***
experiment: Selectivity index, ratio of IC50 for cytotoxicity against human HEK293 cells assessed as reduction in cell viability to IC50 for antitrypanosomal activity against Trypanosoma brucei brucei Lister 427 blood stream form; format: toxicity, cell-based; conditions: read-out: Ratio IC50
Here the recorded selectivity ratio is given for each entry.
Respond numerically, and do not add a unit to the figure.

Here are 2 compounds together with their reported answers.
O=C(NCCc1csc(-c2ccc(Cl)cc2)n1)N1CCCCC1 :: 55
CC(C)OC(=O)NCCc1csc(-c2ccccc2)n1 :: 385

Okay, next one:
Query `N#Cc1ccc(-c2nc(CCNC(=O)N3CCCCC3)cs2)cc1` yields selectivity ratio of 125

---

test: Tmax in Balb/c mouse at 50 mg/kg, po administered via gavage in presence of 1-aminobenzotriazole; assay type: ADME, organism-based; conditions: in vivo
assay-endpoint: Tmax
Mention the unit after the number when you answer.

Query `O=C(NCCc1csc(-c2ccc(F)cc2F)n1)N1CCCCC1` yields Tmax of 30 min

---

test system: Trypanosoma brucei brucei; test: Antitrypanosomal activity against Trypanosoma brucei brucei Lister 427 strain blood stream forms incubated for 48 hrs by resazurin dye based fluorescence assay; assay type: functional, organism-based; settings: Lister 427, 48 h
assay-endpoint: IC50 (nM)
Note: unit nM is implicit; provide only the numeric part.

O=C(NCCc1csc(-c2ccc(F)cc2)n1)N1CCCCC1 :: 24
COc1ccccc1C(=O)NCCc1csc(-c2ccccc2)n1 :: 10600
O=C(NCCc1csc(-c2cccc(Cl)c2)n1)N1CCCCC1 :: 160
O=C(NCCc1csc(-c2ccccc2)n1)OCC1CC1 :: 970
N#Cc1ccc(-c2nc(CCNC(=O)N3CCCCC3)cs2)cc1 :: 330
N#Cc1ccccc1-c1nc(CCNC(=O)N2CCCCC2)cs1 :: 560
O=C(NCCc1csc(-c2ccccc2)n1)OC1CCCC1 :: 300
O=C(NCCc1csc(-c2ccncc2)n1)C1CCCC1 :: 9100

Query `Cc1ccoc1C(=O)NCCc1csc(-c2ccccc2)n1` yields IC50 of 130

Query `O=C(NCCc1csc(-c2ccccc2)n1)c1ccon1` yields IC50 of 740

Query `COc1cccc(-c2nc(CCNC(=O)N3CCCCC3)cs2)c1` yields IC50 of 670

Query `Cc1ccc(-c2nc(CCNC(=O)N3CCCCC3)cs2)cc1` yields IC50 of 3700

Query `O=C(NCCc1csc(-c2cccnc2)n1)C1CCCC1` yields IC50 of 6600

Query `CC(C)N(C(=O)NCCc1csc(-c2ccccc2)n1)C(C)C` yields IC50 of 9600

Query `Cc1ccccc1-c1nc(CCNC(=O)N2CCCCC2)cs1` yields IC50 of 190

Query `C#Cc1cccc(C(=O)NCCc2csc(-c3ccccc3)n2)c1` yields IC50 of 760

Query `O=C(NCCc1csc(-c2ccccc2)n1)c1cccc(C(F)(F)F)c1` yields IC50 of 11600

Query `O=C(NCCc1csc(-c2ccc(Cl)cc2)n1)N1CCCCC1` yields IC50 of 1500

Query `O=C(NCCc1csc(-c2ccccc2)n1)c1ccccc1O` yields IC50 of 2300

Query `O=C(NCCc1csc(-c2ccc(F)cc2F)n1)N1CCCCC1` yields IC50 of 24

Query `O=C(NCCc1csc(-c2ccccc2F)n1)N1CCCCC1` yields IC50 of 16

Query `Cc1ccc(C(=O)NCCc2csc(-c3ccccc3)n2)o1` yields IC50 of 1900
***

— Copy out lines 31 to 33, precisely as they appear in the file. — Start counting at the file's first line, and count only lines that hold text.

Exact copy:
Query `CC(C)N(C(=O)NCCc1csc(-c2ccccc2)n1)C(C)C` yields IC50 of 9600

Query `Cc1ccccc1-c1nc(CCNC(=O)N2CCCCC2)cs1` yields IC50 of 190

Query `C#Cc1cccc(C(=O)NCCc2csc(-c3ccccc3)n2)c1` yields IC50 of 760